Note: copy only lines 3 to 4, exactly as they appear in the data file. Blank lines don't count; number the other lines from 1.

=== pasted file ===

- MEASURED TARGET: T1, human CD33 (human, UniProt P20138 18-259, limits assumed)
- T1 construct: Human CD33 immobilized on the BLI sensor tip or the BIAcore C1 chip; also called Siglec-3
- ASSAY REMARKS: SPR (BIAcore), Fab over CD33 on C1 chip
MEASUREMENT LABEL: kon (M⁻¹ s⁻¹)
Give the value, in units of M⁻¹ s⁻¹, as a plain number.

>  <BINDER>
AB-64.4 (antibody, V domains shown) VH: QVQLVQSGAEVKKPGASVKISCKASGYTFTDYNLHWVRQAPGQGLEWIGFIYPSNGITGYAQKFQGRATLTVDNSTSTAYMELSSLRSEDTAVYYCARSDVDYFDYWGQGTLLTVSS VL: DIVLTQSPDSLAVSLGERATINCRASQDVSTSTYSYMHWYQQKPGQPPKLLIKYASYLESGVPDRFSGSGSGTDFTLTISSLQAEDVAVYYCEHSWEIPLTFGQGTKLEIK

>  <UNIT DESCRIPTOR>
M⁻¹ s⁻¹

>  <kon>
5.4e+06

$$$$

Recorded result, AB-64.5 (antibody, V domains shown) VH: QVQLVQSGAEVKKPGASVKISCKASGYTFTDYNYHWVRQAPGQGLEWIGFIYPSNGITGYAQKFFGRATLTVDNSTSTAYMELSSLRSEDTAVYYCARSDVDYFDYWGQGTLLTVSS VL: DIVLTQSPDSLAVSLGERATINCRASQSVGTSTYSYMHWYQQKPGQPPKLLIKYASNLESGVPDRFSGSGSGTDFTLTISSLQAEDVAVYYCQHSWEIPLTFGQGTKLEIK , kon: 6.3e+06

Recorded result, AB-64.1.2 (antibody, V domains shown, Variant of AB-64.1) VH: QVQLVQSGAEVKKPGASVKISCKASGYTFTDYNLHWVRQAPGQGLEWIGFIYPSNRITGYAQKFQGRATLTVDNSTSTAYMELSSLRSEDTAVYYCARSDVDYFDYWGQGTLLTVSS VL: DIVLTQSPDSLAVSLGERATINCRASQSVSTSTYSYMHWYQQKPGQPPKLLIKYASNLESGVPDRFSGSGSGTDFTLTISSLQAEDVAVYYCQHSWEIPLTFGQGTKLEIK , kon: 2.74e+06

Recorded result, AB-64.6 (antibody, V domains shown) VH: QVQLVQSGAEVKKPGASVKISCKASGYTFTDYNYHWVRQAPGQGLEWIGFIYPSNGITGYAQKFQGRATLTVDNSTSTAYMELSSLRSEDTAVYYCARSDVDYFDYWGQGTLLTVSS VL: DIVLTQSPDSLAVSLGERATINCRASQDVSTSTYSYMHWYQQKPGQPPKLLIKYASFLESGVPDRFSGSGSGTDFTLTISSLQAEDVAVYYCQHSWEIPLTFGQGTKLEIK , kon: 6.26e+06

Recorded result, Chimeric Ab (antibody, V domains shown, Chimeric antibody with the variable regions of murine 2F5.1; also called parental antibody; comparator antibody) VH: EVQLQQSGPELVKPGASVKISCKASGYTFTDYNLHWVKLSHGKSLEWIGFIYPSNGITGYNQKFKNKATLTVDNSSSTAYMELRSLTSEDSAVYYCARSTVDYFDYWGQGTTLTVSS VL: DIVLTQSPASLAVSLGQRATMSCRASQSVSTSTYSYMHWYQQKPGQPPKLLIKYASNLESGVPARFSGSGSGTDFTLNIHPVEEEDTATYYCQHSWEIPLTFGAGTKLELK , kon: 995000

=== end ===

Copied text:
- ASSAY REMARKS: SPR (BIAcore), Fab over CD33 on C1 chip
MEASUREMENT LABEL: kon (M⁻¹ s⁻¹)